tevere: Jihae, solemn with hint of smile (Default)
[personal profile] tevere
Usually for Chinese New Year my extended family go out for a reunion dinner and call it a day, but now that I have a kid, and having experienced a truly beautiful Christmas at [personal profile] isilya's in December, I thought this year I'd have some family and friends over and try my hand at some traditional foods. So I researched a bunch of recipes, I called my mother, I called a friend from Guangdong who knows how to cook, I made forays to Asian supermarkets armed with a Chinese dictionary app (since my accent is so bad nobody ever knows what I'm saying), I made a couple of disastrous practice attempts and ate them all, I found more recipes, The Boy and I yelled at each other as we struggled to get multiple time-sensitive dishes cooked at the same time while the guests waited-- and after all that, it actually turned out really well! We had:

- Yee sang
- Pan-fried lor bak go (radish cake)
- Spicy hokkein noodles with tofu and snow peas
- Mushrooms and hair moss with smoked oysters
- San choy bau with a filling of fried tempeh, enoki mushroom and water chestnuts
- Tea eggs (contributed by someone else)
- Some kind of traditional Taiwanese mixed vegetables (contributed by someone else)
- Battered, pan-fried nian gao (sticky rice cake)
- Pandan hun kwee (mung bean) jelly
- Almond biscuits (from the store)
- Mango white tea

(Next year someone else is hosting, though.)

Rather typically, by the time I realised I hadn't any photos of all the finished dishes laid out on the table, it was far too late. The hordes had already descended! The only reasonable photo I have is, ironically, of the one dish that doesn't hold a particular emotional connection for me. I never ate yee sang growing up-- my sister thinks it caught on in our community after I'd already left home-- and I've had it only since going to reunion dinners as an adult. Yes, the version we made didn't have any fish (the key symbolic element). Yes, it didn't have the traditional 27 elements. Yes, we used packet fried noodles because we couldn't find the proper auspiciously-shaped crackers. It was still fucking delicious. I did tell people not to toss it too high, because I didn't want to be picking shredded vegetables out of the furniture, but we managed to toss it pretty thoroughly.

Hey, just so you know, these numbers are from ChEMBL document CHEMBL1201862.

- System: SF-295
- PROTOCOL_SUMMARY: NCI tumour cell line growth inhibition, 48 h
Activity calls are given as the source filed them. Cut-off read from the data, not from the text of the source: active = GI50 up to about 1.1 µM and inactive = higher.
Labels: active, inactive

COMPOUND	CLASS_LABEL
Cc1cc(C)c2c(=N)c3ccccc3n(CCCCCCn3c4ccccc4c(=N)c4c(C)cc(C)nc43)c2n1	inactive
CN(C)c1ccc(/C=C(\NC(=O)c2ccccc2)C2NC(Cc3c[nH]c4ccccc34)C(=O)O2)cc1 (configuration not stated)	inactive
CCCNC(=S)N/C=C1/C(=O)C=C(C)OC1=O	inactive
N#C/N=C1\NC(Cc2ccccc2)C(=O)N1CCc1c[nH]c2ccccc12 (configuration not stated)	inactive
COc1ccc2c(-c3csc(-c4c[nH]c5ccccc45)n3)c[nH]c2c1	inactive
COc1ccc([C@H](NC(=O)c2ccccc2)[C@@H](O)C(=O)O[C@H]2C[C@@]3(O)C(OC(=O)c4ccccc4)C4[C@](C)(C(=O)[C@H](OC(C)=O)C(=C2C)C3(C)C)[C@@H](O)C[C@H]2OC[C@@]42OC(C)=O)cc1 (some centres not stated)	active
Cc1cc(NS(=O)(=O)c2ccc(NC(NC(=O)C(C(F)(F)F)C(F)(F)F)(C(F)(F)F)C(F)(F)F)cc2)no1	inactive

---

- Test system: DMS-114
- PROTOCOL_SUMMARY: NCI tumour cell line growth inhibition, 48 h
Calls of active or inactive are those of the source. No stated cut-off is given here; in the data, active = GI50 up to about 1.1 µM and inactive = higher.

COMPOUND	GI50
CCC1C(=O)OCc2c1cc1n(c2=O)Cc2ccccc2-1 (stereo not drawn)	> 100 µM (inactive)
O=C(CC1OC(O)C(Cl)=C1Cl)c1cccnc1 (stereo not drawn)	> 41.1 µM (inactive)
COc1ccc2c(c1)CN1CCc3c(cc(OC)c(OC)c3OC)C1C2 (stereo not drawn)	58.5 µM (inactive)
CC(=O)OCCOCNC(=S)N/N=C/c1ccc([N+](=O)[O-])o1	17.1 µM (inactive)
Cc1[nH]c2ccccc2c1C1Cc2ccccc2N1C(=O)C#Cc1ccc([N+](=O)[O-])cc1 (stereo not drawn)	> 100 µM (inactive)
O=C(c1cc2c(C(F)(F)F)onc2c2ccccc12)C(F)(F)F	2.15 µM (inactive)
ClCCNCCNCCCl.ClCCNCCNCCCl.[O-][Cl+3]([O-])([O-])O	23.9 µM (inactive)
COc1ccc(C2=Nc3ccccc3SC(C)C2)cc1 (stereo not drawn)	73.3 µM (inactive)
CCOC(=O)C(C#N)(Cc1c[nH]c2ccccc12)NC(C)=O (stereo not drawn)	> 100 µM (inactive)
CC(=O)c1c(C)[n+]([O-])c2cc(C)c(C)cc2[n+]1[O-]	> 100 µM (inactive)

Yee sang
Red cabbage, zucchini, bean sprouts, pickled ginger, lime, pomelo, carrot, cucumber, fried noodles, peanuts, sesame seeds

The most tricky dish, and the one I was most keen on making, was my childhood favourite: lor bak go, a savoury, steamed cake made from rice flour and white radish. You can get it at yum cha, pan-fried to crisp deliciousness. When I called my mother to ask how to make it, she tsked at me and said, "Too difficult!" and "Vegetarian? Impossible!" My mother is prone to hysteria and exaggeration, but she was partially right: it was a gigantic pain in the ass, even if that was mostly the learning curve rather than the actual process. But after much experimentation, and a temporary relinquishing of my vegetarian principles, I'm pretty happy with the final result: